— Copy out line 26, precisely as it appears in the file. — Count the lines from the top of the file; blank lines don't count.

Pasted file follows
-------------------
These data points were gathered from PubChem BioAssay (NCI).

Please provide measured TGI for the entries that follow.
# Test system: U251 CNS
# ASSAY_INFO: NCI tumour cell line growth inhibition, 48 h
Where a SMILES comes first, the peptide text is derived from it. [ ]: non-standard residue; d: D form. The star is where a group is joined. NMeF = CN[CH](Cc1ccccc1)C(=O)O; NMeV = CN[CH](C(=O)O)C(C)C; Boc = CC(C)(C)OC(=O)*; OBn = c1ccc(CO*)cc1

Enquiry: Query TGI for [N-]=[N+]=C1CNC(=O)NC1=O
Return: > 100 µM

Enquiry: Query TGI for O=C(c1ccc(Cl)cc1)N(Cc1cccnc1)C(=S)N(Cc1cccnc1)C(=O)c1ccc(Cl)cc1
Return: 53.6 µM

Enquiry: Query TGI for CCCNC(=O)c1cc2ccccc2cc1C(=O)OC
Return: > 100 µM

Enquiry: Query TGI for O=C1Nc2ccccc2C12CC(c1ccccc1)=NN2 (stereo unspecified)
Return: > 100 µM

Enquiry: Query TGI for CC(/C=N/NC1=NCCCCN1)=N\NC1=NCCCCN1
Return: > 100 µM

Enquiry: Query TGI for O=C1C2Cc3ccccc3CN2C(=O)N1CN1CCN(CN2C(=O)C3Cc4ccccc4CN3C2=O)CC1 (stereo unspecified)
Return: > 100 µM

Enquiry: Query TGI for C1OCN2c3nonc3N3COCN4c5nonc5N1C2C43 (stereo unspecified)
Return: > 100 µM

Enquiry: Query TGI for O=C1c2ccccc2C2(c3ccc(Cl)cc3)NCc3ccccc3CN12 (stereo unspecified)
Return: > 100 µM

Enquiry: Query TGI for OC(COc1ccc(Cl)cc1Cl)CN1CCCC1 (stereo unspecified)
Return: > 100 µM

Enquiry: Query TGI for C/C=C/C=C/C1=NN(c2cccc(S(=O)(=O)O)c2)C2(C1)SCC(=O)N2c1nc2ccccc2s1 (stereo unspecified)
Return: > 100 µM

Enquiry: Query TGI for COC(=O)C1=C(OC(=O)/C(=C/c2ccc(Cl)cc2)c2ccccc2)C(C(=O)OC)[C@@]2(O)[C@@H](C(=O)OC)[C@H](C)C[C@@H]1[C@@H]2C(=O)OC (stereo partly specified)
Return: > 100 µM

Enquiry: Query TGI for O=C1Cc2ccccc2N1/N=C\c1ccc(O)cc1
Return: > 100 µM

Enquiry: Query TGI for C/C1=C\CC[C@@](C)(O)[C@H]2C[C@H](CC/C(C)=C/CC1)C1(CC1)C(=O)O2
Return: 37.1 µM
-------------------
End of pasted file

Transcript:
Enquiry: Query TGI for COC(=O)C1=C(OC(=O)/C(=C/c2ccc(Cl)cc2)c2ccccc2)C(C(=O)OC)[C@@]2(O)[C@@H](C(=O)OC)[C@H](C)C[C@@H]1[C@@H]2C(=O)OC (stereo partly specified)